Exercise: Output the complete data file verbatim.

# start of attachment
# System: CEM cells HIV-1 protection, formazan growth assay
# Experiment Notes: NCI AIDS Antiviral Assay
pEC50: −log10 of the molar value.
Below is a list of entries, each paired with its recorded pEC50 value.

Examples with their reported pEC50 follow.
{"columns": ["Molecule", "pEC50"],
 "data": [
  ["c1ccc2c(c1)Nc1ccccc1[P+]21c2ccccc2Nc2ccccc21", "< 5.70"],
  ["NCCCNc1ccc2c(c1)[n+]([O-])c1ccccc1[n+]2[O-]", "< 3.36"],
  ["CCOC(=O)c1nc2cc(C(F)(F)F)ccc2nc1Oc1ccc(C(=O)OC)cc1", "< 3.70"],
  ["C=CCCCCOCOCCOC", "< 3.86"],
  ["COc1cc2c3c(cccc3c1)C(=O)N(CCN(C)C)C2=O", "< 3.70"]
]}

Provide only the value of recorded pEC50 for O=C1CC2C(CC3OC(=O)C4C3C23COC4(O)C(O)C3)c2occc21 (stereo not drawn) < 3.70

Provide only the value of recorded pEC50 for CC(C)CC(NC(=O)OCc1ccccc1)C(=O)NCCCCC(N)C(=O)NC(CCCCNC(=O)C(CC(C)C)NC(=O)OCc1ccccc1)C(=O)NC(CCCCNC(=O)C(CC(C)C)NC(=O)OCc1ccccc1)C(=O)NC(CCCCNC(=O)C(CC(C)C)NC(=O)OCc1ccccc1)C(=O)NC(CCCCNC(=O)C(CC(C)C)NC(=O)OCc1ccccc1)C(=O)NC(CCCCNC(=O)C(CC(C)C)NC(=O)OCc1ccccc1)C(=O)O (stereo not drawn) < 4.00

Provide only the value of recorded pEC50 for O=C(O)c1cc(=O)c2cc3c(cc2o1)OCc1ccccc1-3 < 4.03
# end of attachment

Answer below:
# System: CEM cells HIV-1 protection, formazan growth assay
# Experiment Notes: NCI AIDS Antiviral Assay
pEC50: −log10 of the molar value.
Below is a list of entries, each paired with its recorded pEC50 value.

Examples with their reported pEC50 follow.
{"columns": ["Molecule", "pEC50"],
 "data": [
  ["c1ccc2c(c1)Nc1ccccc1[P+]21c2ccccc2Nc2ccccc21", "< 5.70"],
  ["NCCCNc1ccc2c(c1)[n+]([O-])c1ccccc1[n+]2[O-]", "< 3.36"],
  ["CCOC(=O)c1nc2cc(C(F)(F)F)ccc2nc1Oc1ccc(C(=O)OC)cc1", "< 3.70"],
  ["C=CCCCCOCOCCOC", "< 3.86"],
  ["COc1cc2c3c(cccc3c1)C(=O)N(CCN(C)C)C2=O", "< 3.70"]
]}

Provide only the value of recorded pEC50 for O=C1CC2C(CC3OC(=O)C4C3C23COC4(O)C(O)C3)c2occc21 (stereo not drawn) < 3.70

Provide only the value of recorded pEC50 for CC(C)CC(NC(=O)OCc1ccccc1)C(=O)NCCCCC(N)C(=O)NC(CCCCNC(=O)C(CC(C)C)NC(=O)OCc1ccccc1)C(=O)NC(CCCCNC(=O)C(CC(C)C)NC(=O)OCc1ccccc1)C(=O)NC(CCCCNC(=O)C(CC(C)C)NC(=O)OCc1ccccc1)C(=O)NC(CCCCNC(=O)C(CC(C)C)NC(=O)OCc1ccccc1)C(=O)NC(CCCCNC(=O)C(CC(C)C)NC(=O)OCc1ccccc1)C(=O)O (stereo not drawn) < 4.00

Provide only the value of recorded pEC50 for O=C(O)c1cc(=O)c2cc3c(cc2o1)OCc1ccccc1-3 < 4.03